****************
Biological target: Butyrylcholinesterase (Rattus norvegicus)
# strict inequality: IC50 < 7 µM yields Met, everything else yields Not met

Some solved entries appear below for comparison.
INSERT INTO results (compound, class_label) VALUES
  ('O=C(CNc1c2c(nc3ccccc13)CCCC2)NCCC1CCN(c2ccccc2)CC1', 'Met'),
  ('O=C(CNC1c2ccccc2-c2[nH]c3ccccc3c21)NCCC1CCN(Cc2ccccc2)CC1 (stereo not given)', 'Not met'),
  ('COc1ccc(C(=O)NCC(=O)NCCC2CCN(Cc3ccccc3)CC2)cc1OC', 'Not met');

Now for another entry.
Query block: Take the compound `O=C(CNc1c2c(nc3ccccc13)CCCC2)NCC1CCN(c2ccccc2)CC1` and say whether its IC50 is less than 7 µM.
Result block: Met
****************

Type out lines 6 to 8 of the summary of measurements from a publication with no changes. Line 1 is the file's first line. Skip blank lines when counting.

  ('O=C(CNC1c2ccccc2-c2[nH]c3ccccc3c21)NCCC1CCN(Cc2ccccc2)CC1 (stereo not given)', 'Not met'),
  ('COc1ccc(C(=O)NCC(=O)NCCC2CCN(Cc3ccccc3)CC2)cc1OC', 'Not met');

Now for another entry.